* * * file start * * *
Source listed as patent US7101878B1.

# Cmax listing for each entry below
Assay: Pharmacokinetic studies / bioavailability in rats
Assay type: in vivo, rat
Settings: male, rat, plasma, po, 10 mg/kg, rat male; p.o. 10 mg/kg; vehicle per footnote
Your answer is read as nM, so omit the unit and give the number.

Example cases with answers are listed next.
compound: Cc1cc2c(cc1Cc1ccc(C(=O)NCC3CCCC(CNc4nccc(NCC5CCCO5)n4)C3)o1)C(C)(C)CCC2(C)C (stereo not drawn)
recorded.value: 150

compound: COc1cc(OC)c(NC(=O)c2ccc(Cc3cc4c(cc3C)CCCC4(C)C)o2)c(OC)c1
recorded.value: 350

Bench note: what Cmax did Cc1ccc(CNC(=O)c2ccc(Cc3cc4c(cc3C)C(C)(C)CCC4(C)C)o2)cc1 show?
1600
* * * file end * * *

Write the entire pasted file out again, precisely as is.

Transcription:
Source listed as patent US7101878B1.

# Cmax listing for each entry below
Assay: Pharmacokinetic studies / bioavailability in rats
Assay type: in vivo, rat
Settings: male, rat, plasma, po, 10 mg/kg, rat male; p.o. 10 mg/kg; vehicle per footnote
Your answer is read as nM, so omit the unit and give the number.

Example cases with answers are listed next.
compound: Cc1cc2c(cc1Cc1ccc(C(=O)NCC3CCCC(CNc4nccc(NCC5CCCO5)n4)C3)o1)C(C)(C)CCC2(C)C (stereo not drawn)
recorded.value: 150

compound: COc1cc(OC)c(NC(=O)c2ccc(Cc3cc4c(cc3C)CCCC4(C)C)o2)c(OC)c1
recorded.value: 350

Bench note: what Cmax did Cc1ccc(CNC(=O)c2ccc(Cc3cc4c(cc3C)C(C)(C)CCC4(C)C)o2)cc1 show?
1600